I tend to teach a lot of software engineers, and I always repeat the same mantra...
a good software engineer is programming for tommorow
What I mean by that is that the problem we are solving today might repeat and be an exact problem we will be facing tomorrow, so the idea is to keep thinking: "Will I ever need to use the code I'm writing again?"
If the answer is YES, it probably means the the code you are writing should be in a module, with similar code for solving similar issues from the same logical family, and this should be easily installed via npm with a simple: npm install <my-package>
The new angular cli is built to easily create new libraries, to easily work in a mono repository way, and to easily open new projects.
"mono repository" or "multi repository" refers to the organization of the repositories.
Mono repository means to arrange all your source code under one repository, which means a new developer arrives he just clones the whole repository and he has all the project code.
Multi repo means opens a new repository for each project, which means easier integration with freelance developers as well as easier integration with CI tools.
Large companies like Google and Amazon tend to choose the mono repository approach which also allows me to set up dev environment once for all the projects, like testing environment, code compile, etc. instead of bootstrapping my projects again and again.
The new angular cli directs us to a mono repository approach where all our angular projects and libraries are in one location.
Angular modular architecture along with the new ability of the cli to create libraries will encourage us to publish our packages and create libraries published to the community npm and also published privatly on our own npm.
This guide will try to explain about the proper way for publishing your npm packages.
Scoped packages allow you to put a prefix folder for your npm packages. This enables you to place an organization prefix for your packages, for example nerdeez scoped packages are named @nz/<package-name>
What is it good for? a package is identified by name and version and scoped packages allows you the ability to grab a prefix that the community won't be able to grab names from. This means that while angular-forms is a name which will probably collide with another package,
the package @nz/angular-forms for sure will be free.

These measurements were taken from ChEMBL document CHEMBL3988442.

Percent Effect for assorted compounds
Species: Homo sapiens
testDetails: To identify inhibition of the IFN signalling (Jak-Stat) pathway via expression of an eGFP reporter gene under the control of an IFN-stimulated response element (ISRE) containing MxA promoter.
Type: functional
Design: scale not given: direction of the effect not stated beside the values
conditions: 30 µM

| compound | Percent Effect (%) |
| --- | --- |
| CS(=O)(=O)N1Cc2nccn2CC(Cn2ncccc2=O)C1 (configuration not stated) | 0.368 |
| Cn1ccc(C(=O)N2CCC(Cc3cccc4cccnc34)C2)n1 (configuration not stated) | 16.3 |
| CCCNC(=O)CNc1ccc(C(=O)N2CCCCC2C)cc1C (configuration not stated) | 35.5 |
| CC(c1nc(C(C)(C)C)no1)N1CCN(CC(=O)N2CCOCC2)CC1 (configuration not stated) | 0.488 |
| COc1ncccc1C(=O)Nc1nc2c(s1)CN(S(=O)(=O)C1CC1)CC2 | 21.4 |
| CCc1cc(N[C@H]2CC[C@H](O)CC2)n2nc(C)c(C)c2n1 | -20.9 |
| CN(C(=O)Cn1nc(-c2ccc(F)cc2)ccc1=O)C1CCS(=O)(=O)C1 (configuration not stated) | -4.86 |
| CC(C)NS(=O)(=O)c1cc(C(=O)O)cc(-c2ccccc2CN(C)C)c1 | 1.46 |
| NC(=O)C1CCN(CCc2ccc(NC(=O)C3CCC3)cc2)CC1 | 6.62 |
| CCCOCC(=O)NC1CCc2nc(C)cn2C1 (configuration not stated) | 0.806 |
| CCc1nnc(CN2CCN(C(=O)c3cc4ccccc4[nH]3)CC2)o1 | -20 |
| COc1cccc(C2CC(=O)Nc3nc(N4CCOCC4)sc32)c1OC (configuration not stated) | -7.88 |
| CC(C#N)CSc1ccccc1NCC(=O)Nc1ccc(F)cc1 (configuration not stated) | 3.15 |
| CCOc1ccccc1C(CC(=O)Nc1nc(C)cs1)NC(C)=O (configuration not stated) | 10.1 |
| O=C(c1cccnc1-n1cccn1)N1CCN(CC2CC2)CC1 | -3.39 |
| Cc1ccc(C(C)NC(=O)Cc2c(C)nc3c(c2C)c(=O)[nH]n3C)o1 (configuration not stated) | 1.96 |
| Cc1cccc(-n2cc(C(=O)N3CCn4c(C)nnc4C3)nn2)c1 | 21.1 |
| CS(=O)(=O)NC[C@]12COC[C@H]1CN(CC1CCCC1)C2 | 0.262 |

You can also set that all packages with your organization prefix will be pushed to a private repository while packages without the prefix will be pushed publically to the community repository. By default scoped packages are private.
Create a new angular application with the command:
ng new angular-workspace
Create a new library to your project by typing
ng generate library @nz/forms
Replace with your organization prefix, and with the package name.
Verdaccio is an open source lightweight private npm registry.
It easily installed, and can backup the packages to S3, it can also proxy to npmjs if package is not found and save in cache the package for faster future installation.
You install the package with npm:
npm install -g verdaccio
Now you can run verdaccio by typing
Our private npm install now running on http://localhost:4873
We need to create a user for our registry with the command:
npm adduser --registry http://localhost:4873
After creating the user you can now publish the package, but first let's build our package
ng build --project @nz/forms
Now our package build is located at: ./dist/nz/forms
cd to that directory and type to publish:
npm publish --registry http://localhost:4873
We can tell npm that our scoped packages will be grabbed and published from our private registry, while all the other packages will be grabbed and published from the public registry.
We can place in our project root an .npmrc file which we will push with our project to make sure all developers npm config are synchronized. How npm works, from the folder the npm command is invoked, npm will traverse back until it finds a configuration file, and the first file it will find that configuration will be chosen. So placing a configuration file in the root of the project means we can make sure our configuration will affect the entire project.
So to set our npmrc file to use our private registry for the scoped packages we can modify it to this
now we can publish our package again and we can browser to http://localhost:4873 and see our package. We can also know that all users are publishing our scoped packages to npm
To summerize having a private npm in your organization is a crucial step for the organization to start thinking in a modular way and start coding for tomorrow